• Select type of publication
This document confines itself to a discussion of publications relevant to the broad interests and objectives of project consortia, while also helping to meet the contractual obligations of FP6 and the societal imperatives of the EU. The approach to planning and producing publications is nevertheless essentially the same as would be adopted by any publicity-conscious organisation.
The first step is to determine which type(s) of publication best meet the perceived needs. From this follows the allocation of budget and the assignment of human resources able to carry out the work.
It is advisable to ascertain whether individual partners have their own literature programmes, in order to facilitate the sharing of information and avoid duplication of effort
You can, of course, prepare a complete hierarchy of literature to meet a wide variety of eventualities. The following indicate just some of the main types that could be considered:
A ‘flagship’ brochure reflects the status of a project and serves as a prestigious calling card for presentation to influential readers – European policy-makers, national and local authorities, potential partners, investors, industrial end-users, technology licensees, media representatives…
Produced early in the lifetime of a project or network (possibly as a speculative investment even before funding is confirmed), a brochure can:
- Provide an overview of the consortium, and highlight the reputation/strengths of individual partners;
- Review the background and technological rationale for undertaking the initiative;
- Indicate the targeted results, and emphasise the scale of breakthrough/ innovation expected to be achieved;
- Explain the provision being made for education, knowledge sharing and exploitation of the findings;
- Predict the likely long-term impact in terms of European competitiveness, employment, environmental gain and quality-of-life enhancement;
- Attract interest in association with, and contribution to, an initiative from parties recognising a potential for profitable participation in the fruits of the eventual discoveries; and/or
- Help SME partners, who may not be able to afford such an exercise alone.
The realisation of such a document is a relatively costly exercise, so the content should be designed to ensure longevity, although this is not always easy in an era of rapid change. Practical advice is to concentrate on major issues, avoid quickly outdated detail, incorporate statistical forecasts from the most reliable sources and feature images with a timeless quality.)
A periodic newsletter offers the means to report unfolding developments during the course of a project. Depending on the choice of content, it can be circulated internally to inform individuals within partner organisations, and externally to your target audiences.
Typical candidate stories that could be considered for inclusion are:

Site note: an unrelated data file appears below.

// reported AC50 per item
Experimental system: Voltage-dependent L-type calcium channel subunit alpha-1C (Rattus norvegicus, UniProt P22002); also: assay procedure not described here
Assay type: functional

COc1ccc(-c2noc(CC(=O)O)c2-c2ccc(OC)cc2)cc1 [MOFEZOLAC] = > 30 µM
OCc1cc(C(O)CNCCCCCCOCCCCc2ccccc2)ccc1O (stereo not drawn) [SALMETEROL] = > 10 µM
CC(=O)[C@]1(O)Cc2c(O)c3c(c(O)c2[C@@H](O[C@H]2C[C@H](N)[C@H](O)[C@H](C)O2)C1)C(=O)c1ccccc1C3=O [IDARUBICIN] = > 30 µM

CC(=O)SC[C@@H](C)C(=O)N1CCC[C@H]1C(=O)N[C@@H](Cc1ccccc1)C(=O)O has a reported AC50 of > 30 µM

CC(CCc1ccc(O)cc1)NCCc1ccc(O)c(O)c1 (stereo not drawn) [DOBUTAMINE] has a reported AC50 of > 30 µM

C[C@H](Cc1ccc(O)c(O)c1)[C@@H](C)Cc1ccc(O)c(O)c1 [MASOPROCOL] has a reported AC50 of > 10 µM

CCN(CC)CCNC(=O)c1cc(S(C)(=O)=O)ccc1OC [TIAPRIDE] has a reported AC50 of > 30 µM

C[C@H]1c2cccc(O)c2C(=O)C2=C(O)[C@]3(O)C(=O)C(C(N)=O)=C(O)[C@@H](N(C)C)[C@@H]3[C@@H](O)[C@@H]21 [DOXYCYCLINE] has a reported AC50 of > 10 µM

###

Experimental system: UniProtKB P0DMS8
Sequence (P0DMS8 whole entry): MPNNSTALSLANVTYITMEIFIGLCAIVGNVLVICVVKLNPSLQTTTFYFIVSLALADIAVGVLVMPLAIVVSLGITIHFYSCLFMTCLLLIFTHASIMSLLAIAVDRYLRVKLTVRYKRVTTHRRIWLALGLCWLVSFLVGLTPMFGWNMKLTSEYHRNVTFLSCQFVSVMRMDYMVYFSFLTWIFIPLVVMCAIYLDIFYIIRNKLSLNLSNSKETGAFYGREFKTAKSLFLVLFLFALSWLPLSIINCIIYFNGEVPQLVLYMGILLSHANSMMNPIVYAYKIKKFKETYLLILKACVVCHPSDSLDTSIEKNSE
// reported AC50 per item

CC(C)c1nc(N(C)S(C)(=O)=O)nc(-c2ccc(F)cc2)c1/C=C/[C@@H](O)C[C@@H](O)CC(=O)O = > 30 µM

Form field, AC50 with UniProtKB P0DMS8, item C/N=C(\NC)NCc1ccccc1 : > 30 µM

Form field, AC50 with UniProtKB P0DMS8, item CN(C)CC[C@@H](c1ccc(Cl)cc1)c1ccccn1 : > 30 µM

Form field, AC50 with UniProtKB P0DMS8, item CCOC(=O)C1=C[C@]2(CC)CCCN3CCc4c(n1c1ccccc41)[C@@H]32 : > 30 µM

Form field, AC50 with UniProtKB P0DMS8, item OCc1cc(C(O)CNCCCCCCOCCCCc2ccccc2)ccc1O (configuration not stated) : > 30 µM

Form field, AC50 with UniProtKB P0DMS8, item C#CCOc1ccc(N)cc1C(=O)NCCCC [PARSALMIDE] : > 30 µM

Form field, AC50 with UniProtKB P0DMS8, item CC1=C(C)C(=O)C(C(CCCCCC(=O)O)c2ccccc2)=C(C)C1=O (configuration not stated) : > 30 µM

- Suitably edited versions of project press releases;
- Announcements of progress by single partners or workgroup collaborators;
- Reports on conferences and meetings;
- News of milestone achievements;
- Personnel announcements; and
- Information about forthcoming events.
Newsletters of this nature are often issued three to four times a year – but even an annual publication can serve as a useful update to information contained in a main project brochure.
Irrespective of the frequency, newsletters could also be placed on your website – at the very least as downloadable pdf files. You could also consider producing a specific web version, with links to additional information
Case history sheet
A case history sheet serves as a concise reference to the nature and scope of a project or to specific deliverables. Typically contained within a double-sided A4 sheet, it forms an inexpensive first-line response to requests for information. It is equally suitable as a handout to site visitors and conference attendees, and as an element for inclusion in press kits or mailed approaches to prospective TV contacts. Converted into pdf electronic file format, it can be posted on your website or used as a moderately sized attachment to email correspondence.
In the scientific context, posters are commonly produced to describe individual strands of research at specialist conferences and meetings. However, posters of a more generic nature can be used to introduce complete projects and networks to the wider world. These are necessarily even briefer than case history sheets, and can provide only the briefest of summaries. In addition to display at exhibitions and public meetings, they can be supplied to universities and schools with a view to simulating student interest.
The aim should be to provide an eye-catching and thought-provoking presentation, and to include contact or website details giving ready access to further information.